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Interferon alfa for chronic hepatitis C in haemophiliacs.
  1. M Makris,
  2. F E Preston,
  3. D R Triger,
  4. J C Underwood,
  5. L Westlake,
  6. M I Adelman
  1. Department of Haematology, Royal Hallamshire Hospital, Sheffield, UK.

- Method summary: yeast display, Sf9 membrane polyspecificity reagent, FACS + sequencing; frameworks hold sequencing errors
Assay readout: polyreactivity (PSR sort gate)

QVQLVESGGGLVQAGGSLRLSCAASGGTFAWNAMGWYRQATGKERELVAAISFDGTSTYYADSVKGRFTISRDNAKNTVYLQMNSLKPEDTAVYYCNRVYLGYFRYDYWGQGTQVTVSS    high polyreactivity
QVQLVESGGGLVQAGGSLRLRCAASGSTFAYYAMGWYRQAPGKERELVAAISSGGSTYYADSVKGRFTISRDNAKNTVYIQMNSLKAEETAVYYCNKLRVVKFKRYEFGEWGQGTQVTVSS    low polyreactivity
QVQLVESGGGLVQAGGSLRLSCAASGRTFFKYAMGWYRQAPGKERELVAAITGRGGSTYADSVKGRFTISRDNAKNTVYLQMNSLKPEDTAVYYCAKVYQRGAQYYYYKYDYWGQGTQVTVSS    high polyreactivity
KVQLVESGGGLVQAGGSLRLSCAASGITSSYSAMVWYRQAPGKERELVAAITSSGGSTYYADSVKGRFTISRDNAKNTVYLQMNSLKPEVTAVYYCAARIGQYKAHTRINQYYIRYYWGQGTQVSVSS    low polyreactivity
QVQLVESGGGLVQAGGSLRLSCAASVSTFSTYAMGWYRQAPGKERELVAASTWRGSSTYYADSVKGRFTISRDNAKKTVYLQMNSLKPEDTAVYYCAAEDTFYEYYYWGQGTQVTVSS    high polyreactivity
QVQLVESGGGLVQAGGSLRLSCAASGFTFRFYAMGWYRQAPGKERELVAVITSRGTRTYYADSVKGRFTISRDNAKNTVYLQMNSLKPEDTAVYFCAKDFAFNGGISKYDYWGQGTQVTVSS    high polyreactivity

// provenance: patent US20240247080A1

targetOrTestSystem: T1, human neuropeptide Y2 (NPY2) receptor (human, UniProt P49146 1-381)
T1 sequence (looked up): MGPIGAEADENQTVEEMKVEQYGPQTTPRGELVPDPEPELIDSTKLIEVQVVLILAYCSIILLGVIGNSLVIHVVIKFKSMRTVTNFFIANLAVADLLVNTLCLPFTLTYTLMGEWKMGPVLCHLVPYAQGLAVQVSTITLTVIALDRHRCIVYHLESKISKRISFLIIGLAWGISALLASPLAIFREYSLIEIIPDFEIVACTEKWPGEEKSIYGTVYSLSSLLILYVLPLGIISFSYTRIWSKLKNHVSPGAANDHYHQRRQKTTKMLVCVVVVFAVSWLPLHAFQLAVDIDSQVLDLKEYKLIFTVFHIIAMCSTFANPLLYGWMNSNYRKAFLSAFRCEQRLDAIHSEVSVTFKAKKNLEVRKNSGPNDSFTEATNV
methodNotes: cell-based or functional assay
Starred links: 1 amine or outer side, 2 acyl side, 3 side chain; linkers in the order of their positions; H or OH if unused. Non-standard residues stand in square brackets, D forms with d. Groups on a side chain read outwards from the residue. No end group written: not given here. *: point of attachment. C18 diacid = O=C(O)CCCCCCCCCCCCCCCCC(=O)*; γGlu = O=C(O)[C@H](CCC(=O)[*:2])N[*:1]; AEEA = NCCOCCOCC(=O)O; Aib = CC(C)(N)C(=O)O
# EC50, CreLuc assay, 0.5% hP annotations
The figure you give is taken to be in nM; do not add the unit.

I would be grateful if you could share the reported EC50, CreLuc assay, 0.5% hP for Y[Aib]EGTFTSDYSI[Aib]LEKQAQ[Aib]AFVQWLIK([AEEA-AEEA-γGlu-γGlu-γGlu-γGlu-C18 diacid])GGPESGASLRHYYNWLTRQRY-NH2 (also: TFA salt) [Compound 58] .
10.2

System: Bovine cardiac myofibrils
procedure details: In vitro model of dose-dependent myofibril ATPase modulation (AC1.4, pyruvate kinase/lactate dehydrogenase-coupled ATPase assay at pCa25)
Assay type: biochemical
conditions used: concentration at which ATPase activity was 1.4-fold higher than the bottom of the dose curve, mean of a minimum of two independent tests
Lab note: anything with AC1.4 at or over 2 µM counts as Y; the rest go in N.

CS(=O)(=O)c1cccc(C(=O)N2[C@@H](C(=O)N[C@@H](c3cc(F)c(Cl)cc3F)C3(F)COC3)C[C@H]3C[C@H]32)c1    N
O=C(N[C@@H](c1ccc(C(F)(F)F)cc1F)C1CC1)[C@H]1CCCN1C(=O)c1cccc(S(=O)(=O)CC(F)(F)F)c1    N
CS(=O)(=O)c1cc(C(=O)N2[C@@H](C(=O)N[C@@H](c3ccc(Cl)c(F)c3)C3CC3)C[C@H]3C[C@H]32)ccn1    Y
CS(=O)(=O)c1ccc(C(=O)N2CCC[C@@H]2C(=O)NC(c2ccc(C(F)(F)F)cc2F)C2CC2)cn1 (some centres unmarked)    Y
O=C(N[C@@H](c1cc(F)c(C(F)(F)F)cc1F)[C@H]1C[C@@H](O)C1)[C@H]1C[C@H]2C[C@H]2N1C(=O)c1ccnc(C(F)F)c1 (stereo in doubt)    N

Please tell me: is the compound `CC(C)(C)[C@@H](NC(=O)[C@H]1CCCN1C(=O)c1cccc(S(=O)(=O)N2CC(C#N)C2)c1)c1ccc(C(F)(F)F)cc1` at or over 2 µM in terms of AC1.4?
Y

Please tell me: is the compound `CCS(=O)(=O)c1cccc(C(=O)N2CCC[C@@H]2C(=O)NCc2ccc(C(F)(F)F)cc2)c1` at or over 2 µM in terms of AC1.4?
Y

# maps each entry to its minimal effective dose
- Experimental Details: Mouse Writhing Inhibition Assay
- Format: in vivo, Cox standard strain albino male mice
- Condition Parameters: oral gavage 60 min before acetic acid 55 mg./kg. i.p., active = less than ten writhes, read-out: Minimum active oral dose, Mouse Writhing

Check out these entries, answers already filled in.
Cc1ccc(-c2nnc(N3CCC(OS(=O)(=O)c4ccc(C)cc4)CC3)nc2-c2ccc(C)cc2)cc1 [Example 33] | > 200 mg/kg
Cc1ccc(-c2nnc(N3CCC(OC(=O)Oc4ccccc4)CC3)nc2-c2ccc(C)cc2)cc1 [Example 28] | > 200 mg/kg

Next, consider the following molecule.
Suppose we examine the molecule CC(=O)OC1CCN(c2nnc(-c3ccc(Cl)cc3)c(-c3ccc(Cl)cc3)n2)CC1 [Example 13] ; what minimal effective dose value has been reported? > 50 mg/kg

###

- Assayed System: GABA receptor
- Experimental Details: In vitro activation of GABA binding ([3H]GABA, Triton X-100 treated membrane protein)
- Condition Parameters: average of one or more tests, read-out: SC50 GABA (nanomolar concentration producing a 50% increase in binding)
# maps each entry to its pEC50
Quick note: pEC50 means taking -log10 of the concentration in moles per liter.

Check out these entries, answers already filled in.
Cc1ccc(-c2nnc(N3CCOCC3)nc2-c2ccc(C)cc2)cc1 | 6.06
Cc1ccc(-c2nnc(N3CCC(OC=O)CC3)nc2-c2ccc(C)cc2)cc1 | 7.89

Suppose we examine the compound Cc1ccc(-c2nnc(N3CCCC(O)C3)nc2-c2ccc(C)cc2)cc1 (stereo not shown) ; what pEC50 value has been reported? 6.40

Chronic hepatitis C virus (HCV) associated liver disease is an important cause of morbidity and mortality in haemophilia. Recombinant interferon alfa-2b was used in a randomised controlled liver biopsy trial to treat haemophiliacs with chronic HCV. All 18 patients entered had antibodies to HCV. During the first year of the study, 10 patients were randomised on the basis of histology to receive interferon alfa-2b, 3 million units subcutaneously, thrice weekly and eight to receive no treatment (control group). After 12 months, all patients had a second liver biopsy and the control group patients were offered interferon at the same dosage but for only six months. The alanine aminotransferase (ALT) activity had returned to normal in four of 10 patients treated for one year and five of six patients treated for six months, compared with none of the eight patients in the control group (p < 0.01). Although the histological scores of the two groups were similar at entry into the study, after one year the biopsy specimens in the treated group showed significant improvement compared with controls (p < 0.01). It is concluded that interferon alfa-2b is effective in returning ALT values to normal and improving liver histology in at least 50% of patients treated.

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